Japan’s Fukushima Disaster and Its Impact on Fish in the Pacific Northwest

If you have environmentalists as Facebook friends, you may have seen an image and headline making the rounds suggesting that leaking waters from the Fukushima nuclear reactor in Japan is poisoning the waters of the Pacific Ocean. As a passionate lover of wild Alaskan salmon, that had me worried. I’ve had moments of mild panic thinking that the bounty of the seas may be gone forever. Salmon are the major fruit of harvest season for me. I was raised subsistence... Read more

The Weight Of A University

From WikipediaLast week I found myself on the Glasgow University campus and was struck by the feel of it. The area taken up by University buildings, old and new, is quite large, and the whole of it has a certain weight to it. There’s a sense of something deep there. Some of the University buildings are very old. The architecture looms large. Certainly that’s part of the weight, but not all of it. There is something... Read more

Online worlds: places to tread with care

I’ve been off my game – out of sorts, ill at ease, and just plain ill – since mid-August. I’ve spent a lot of time in bed, and not a lot of time outdoors; boredom has led me to wander the avenues of cyberspace far more than usual. It’s led me to ponder the idea of cyberspace as a ‘place’. Image by HASTAC-DML, used under Creative Commons license. It isn’t, of course, just one place. Every... Read more

Night Sounds: An Sionnach In East Cork

Monday night, shortly after midnight, I was pulled from my bed by the strangest sound. I had been reading when I heard it, and at first I thought it was a cow, or maybe the sheep dog down the lane. But when it came again I didn’t recognize it, so I crawled over to the window-seat and leaned out of the upstairs window, hoping to hear more clearly. The valley below was shrouded in a thin mist, which was illumined... Read more

Land Spirits: When Things Go Bump

I am leaving my little house, and the lane with the standing stone and ring fort.  I won’t be taking autumnal walks under the hazel thicket, or lounging in the arms of the blackthorn grove during winter’s darkest hours.  Instead, I will stroll under the tall heads of pecan and elm because I am returning to the sauntering arms of a Texas sunbeam.  This week I packed my first suitcase and the physicality of the act brought the reality home. ... Read more

Graveyard Whispers

Some people think that graveyards are spooky. I find them fascinating places of deep spiritual significance. Of course, they have spiritual significance from the perspective of facing mortality and one’s own eventual demise, but I also see them as places for connection to those who have come and gone before us. When I was in my twenties, I spent a lot of time exploring old Central American graveyards looking for clues about the lives of “New Christians” and secret Jews.... Read more

London Calling: connecting with big cities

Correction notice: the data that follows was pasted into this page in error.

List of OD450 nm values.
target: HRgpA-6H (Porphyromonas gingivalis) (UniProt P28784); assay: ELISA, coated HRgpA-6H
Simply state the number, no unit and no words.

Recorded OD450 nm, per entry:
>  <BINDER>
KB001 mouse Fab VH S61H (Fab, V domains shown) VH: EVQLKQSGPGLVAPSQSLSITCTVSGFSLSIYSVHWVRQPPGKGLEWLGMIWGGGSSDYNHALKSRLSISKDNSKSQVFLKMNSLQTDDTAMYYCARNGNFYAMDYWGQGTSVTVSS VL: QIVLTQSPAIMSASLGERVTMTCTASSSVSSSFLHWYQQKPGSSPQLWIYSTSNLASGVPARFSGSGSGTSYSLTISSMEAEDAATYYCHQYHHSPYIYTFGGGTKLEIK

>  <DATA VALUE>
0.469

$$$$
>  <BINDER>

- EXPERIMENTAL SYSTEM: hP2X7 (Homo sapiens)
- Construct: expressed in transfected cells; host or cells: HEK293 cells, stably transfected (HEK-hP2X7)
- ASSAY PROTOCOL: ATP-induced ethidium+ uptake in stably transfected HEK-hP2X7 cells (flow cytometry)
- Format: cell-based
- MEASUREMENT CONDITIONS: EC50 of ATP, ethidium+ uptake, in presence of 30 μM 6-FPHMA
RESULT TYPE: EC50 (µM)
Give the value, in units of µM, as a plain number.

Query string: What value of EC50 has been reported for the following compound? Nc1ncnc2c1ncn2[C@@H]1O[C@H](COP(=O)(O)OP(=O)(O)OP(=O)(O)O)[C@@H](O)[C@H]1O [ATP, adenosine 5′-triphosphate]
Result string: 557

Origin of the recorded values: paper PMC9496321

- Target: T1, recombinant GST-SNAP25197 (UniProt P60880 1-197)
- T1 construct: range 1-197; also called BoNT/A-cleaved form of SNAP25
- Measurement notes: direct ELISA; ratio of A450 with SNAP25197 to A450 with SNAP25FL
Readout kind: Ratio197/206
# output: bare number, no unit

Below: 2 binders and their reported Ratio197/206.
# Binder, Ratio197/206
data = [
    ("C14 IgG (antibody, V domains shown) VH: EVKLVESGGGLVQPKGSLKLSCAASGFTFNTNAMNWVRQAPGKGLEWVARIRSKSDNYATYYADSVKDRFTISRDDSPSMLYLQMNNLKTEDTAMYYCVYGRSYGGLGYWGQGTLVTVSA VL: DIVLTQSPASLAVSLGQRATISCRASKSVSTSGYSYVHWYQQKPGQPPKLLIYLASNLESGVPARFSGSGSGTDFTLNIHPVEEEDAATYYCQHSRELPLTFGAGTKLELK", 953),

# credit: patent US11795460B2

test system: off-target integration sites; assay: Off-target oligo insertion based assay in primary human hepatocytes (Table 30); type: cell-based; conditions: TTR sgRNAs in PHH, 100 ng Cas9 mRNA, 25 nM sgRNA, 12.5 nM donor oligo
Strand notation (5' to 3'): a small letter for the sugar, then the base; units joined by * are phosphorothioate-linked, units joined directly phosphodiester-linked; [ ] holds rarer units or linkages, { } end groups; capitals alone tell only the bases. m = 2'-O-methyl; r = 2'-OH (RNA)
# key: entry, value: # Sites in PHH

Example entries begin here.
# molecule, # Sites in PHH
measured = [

Last week I was in London.  It was my first real visit to the city (layovers at the airport don’t count), and I was like the proverbial kid in a candy shop.  I wanted to see ALL the things, have ALL the experiences, and, probably somewhere deep in my heart, I wanted London to rub off on me.  So many British cultural icons emerged from London that the city itself has become iconic.  It represents an idea of ‘coolness’, a... Read more

Starting From Ignorance

By Daniel Schwen (Own work) [CC-BY-SA-2.5 (http://creativecommons.org/licenses/by-sa/2.5)], via Wikimedia Commons Last week I wrote about sharing faith with my children. I ended the post with a paragraph on my view of the importance of agnosticism. I shared that post with my father a couple of days later. It led to an interesting conversation on the nature of agnosticism. “I’m not agnostic,” he said, “because I think that all the religions are wrong. But I think that... Read more

A sense of responsibility to place

In the final chapter of Seeking the Mystery, Christine Hoff Kraemer covers the question of morals, ethics and justice. Her position, that Pagan ethics is based on virtues rather than rules, is one I absolutely support. As she points out, in Northern and Celtic reconstructionist traditions, there is often an emphasis on virtues of strength and honour; in Wicca and Wicca-influenced traditions, the diads of the Charge of the Goddess — beauty and strength, power and compassion, honor and humility, mirth and... Read more

Passing Faith To The Next Generation

I am an extremely proud mother. My own mother teases that I think that I invented motherhood. I think that my kids are some of the most amazing people in the whole world. Sure, they make mistakes, so do we all. My sense of success as a mother comes not from having passed on any one trait to my kids, but rather that they have managed to grow up into people that I consider friends, people that I would spend... Read more
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